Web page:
Saw a Takashi Miike picture called The Great Yokai War. "Yokai" is a Japanese term for monsters from folklore, as opposed to the more familiar kaiju. It's a kids' picture, about a young boy from Tokyo sent out to live in the countryside with his older sister and his intermittently senile grandfather. When a vengeful spirit appears, the boy gets caught up in a war between warring groups of yokai and must find his courage to become the "Kirin Rider", the hero who will set everything to rights. It's not a bad picture - nothing deep, but an amusing story. Some of the yokai are really trippy, Japanese folklore can get pretty "out there", apparently.

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I just finished watching The Man Who Could Work Miracles, a 1936 film from Britain's London Films which was based on a story H.G. Wells. I didn't like it as much as Things to Come, which appeared the same year and was made by the same studio. That has its longueurs, but for me its look and scope makes up for them. Miracles lacks the other film's visual style. It's a brisker, more character-based film, with a prominent comedic element. It doesn't get the most out of its premise, which the title sums up, and is at best mildly amusing. But there are some good moments (notably a bit where the protagonist tries to use his powers to make a shopgirl he's interested in love him) and funny lines (Policeman to magistrate: "There's been a serious outbreak of miracles in the district, sir; quite beyond anyone's experience.") The film portrays different British types of the day, with an element of caricature. I particularly liked Ernest Thesiger as a intellectual minister who wants to use the protagonist's power to create a utopia. Some online reviewers say the special effects stand up well, but I didn't think so. The title character is played by Roland Young.

This post displaced the thread What Comic Books Have You Read Today? from the home page.

Last Sunday, I saw About Time -- a movie I never would have given any thought to watching if I hadn't been stuck on a plane for 5 hours.  A very gentle, very English rom-com about a man who just happens to be able to travel  thru time.  I loved it.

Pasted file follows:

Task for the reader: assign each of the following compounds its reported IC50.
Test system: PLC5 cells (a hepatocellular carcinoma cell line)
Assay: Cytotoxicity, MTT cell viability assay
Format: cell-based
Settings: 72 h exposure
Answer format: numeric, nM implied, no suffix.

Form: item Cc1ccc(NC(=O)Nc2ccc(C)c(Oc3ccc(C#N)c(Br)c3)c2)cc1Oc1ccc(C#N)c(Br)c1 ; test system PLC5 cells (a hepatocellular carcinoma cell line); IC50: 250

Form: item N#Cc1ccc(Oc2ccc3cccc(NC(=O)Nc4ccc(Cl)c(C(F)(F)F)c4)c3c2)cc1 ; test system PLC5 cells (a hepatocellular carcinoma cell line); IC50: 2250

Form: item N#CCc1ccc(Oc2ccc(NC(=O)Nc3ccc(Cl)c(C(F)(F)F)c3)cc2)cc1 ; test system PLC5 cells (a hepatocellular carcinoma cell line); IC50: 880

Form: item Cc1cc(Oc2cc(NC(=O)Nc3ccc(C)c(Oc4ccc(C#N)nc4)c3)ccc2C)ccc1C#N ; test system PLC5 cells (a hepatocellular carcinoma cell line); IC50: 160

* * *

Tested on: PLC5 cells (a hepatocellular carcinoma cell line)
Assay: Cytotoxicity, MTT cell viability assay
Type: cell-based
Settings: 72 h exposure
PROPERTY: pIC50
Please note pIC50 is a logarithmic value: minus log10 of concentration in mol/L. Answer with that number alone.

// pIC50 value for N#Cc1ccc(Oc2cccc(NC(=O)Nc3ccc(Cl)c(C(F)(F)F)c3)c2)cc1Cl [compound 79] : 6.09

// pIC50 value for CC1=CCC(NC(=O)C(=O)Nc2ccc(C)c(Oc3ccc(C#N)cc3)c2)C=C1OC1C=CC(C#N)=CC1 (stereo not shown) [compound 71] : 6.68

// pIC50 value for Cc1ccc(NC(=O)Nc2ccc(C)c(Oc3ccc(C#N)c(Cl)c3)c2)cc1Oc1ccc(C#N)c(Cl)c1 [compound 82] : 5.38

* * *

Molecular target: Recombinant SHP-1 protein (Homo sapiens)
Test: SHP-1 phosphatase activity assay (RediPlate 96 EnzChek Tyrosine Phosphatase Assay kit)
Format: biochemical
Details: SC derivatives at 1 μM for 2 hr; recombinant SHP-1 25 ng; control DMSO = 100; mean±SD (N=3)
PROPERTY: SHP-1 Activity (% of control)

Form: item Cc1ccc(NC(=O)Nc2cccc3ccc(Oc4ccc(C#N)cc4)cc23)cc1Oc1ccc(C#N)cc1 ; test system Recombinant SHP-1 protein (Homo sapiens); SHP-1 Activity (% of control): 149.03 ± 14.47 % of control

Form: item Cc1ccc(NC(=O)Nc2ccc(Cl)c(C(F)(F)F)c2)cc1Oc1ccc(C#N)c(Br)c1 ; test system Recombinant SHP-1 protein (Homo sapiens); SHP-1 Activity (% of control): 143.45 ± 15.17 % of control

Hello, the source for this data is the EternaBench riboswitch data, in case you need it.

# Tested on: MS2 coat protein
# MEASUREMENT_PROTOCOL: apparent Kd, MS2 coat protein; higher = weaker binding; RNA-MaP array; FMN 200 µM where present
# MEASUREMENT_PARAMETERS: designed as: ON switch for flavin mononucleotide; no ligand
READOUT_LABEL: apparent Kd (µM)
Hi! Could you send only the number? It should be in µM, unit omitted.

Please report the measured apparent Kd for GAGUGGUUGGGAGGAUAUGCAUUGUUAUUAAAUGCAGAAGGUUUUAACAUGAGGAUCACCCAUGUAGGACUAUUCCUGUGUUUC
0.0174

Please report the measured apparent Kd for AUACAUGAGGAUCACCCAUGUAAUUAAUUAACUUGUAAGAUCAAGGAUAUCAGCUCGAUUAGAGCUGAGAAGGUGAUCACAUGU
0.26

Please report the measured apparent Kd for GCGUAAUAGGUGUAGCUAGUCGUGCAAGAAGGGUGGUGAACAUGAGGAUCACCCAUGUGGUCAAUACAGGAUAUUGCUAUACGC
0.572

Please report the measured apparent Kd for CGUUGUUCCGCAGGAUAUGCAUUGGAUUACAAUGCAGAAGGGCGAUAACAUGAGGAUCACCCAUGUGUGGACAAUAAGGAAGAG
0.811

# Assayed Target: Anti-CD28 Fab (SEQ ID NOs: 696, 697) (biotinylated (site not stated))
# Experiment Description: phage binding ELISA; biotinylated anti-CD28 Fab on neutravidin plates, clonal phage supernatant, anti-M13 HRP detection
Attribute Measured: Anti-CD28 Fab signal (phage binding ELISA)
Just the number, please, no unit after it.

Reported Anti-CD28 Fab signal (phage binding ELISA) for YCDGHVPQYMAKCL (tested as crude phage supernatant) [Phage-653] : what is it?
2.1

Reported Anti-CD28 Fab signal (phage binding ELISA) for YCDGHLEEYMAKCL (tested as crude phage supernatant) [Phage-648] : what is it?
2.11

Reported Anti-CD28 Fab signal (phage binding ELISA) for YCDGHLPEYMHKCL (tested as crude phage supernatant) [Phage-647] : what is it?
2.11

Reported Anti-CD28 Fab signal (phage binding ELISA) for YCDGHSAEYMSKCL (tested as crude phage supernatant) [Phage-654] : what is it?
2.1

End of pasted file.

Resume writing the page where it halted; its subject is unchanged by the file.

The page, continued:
Yesterday, I spent the afternoon working on the Lego Batcave with Action Lad.  Today, I took him to see The Lego Movie.  I'd carefully avoided reading any reviews since it came out.  If you've seen it, you can imagine what I'm thinking about right now.  I'm not that bad, but I do have to fight against my grown-up instincts sometimes.

I don't plan to see The Lego Movie, but I do have LEGO Batman: The Movie - DC Super Heroes Unite on my Netflix list to watch soon.

A few days back I watched Warm Bodies, which is a zombie version of Romeo and Juliet. Romeo is the zombie and Juliet is the living human. It was clever and funny, with good acting, and redemption. Highly recommended.

I'd like to see THE LEGO MOVIE. It's not something I would've planned to see, but every movie critic seems to love it. Don't know if I actually will see it--since I rarely go to movies anymore.

I think for some adults it brings back warm fuzzy memories of playing with Lego when they were kids. I wasn't one of those kids--I think it must be because Lego cost too much money and my parents couldn't afford it. I recall playing with vague substitutes for Lego.

There was one set where you had to construct buildings which looked like your typical '60s skyscapers with these panels that you had to stick onto plastic girders.It was a lot of work and at the end of the day you had a minature example of banal architecture. It was a really weird experience building those things. I wouldn't say I have warm fuzzy memories--more like pre-fab, post-modernist memories.

I was just watching The Oblong Box (1969), starring Vincent Price (in a sympathetic role). It was possibly one of the inspirations of the Doctor Who story "Black Orchid". Christopher Lee appears as a doctor willing to cover up murder.

I've been trying to adapt a Blu Ray drive to my computer, so I needed a Blu Ray disc for trying out. I found INCEPTION on sale for cheap. I was able to get it to work on my Mac but not my PC. I'd never seen that movie before, but I heard enough about it when it came out that I wasn't really surprised by much. The only thing surprising is that it was so obvious.

Anyone want to blow my mind with a theory about the movie? My theory is it's all a dream. Well, actually it's a movie, but it's a movie that works like a dream.

I think the opinions on Inception are split right down the middle. If you think the top just keeps spinning without end, then it's a dream; if it falls, it's real life.

I've read such comments, in doing searches on the internet after I viewed INCEPTION.

The thing is the "waking world" level establishes that rule about the top, so even if you think the top stops spinning, that only works according to the rule of this "waking world." But in dreams we can establish all kinds of rules and they make sense in the dream. It's only when we're awake that we realize how messed up the logic was.